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D.C. is a more affordable place for millennials to live than Baltimore, Charlotte, or Philadelphia.

That doesn’t sound quite right: Rents in D.C. are nearly twice as high as in these other cities. But taking salaries into account, the District is actually more affordable than many comparable cities—-in some cases, by a wide margin.

The ever-handy District, Measured blog, from the Office of Revenue Analysis, has crunched the numbers on median rents and salaries for millennials, defined as residents from age 18 to 34, using data from the U.S. Census Bureau,, the Economic Policy Institute, and NerdWallet. The first result is not surprising: Rent in D.C. is higher than in most of these cities (though considerably lower than in New York or San Francisco). But the second conclusion is. Once you factor in average earnings, millennials have more disposable income in D.C. than in any of the seven other cities studied.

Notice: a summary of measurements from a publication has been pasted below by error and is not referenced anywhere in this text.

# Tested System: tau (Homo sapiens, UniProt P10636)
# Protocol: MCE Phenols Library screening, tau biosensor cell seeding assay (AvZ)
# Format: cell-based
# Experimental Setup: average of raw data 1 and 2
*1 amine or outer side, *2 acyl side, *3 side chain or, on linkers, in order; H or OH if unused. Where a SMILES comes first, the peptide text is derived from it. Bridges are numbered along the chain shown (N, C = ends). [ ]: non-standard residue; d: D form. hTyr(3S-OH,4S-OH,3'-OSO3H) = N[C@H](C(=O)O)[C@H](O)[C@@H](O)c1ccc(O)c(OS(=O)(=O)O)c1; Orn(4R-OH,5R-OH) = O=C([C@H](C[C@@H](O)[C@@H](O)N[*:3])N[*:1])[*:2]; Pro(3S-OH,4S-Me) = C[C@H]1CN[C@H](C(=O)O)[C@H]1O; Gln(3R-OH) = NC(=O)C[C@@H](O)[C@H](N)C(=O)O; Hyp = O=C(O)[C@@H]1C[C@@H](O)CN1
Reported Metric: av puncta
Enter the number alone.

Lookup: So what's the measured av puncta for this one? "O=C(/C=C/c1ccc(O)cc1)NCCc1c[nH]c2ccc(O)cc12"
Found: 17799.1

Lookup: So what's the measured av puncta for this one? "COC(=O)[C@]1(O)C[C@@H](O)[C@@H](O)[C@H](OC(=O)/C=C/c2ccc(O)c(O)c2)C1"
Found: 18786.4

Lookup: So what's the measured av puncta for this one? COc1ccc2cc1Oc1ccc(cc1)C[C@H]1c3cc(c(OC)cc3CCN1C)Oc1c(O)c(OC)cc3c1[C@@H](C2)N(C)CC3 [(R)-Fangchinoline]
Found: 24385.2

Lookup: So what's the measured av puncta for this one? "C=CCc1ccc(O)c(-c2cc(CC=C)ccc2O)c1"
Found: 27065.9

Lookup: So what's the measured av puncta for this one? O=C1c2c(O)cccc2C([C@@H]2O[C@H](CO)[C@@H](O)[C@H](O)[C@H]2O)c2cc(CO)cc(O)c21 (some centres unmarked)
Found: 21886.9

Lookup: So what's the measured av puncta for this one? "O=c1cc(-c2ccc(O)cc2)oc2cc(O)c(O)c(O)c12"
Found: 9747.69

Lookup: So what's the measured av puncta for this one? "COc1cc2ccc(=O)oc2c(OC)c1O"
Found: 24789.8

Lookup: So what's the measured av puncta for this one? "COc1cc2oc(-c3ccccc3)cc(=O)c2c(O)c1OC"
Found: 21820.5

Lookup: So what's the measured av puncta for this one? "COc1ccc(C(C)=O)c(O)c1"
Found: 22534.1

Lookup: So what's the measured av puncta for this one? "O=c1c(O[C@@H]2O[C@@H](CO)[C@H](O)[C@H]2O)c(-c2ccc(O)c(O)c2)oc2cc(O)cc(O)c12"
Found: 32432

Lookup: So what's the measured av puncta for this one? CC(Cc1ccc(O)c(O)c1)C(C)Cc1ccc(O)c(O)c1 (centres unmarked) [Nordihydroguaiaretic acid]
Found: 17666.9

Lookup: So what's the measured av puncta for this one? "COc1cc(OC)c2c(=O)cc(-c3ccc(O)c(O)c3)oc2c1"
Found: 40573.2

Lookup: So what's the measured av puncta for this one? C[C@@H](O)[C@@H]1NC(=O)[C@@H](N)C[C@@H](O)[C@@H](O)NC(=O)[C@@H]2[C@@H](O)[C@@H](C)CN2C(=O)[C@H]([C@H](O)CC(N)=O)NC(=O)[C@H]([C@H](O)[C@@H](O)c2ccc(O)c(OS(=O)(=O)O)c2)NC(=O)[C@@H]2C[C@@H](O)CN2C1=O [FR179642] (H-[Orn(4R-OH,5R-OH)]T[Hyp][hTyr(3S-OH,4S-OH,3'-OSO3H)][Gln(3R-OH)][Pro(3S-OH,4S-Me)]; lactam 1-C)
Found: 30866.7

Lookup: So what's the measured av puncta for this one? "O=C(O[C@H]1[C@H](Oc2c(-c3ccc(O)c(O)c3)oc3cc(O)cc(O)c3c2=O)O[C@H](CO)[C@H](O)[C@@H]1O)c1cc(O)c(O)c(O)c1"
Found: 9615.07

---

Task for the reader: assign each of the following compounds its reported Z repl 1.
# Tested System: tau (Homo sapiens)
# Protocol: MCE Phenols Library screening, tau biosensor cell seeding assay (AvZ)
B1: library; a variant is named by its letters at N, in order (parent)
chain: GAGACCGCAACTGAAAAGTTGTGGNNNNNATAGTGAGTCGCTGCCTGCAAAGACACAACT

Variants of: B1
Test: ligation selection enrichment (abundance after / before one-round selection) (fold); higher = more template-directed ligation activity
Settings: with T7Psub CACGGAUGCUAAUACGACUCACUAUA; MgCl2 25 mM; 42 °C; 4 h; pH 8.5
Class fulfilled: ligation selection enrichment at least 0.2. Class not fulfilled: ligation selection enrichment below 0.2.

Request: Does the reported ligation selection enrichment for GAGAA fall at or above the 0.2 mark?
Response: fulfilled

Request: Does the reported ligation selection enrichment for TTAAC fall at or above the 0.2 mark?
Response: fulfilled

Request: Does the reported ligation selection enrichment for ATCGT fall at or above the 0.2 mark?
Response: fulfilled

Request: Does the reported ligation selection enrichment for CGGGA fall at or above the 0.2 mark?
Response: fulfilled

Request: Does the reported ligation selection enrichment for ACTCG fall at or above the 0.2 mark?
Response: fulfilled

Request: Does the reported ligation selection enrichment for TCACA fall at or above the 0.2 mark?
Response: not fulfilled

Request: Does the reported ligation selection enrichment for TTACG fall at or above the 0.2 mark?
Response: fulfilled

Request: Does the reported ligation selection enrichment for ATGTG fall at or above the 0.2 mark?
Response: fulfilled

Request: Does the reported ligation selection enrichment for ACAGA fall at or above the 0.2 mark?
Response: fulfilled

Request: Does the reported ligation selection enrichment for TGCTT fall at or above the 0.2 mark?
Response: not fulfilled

Even though more Washingtonians suffer from a rent burden (putting more than 30 percent of their income toward rent) than residents of Baltimore or Charlotte, their higher incomes make for more disposable income. Put another way: Washingtonians have a smaller slice of the income pie left over for food and clothes and transportation and fun, but they have a much bigger pie to begin with.

Of course, you can quibble with the methodology, particularly surrounding the purchasing power of that disposable income. But once you add in other factors, like the cost of transportation, some of the differences could actually be augmented, since it’s much easier to get by without a car in D.C. than in, say, Charlotte.

And then there’s the population sampled. Millennials skew wealthier in D.C. than some other populations, since they include the bulk of the recent transplants who are working in government or law or lobbying or, yes, journalism. If you were to run the same numbers for seniors, you’d likely find much lower incomes, but comparable housing burdens. Then the city starts to look less affordable.

Chart from District, Measured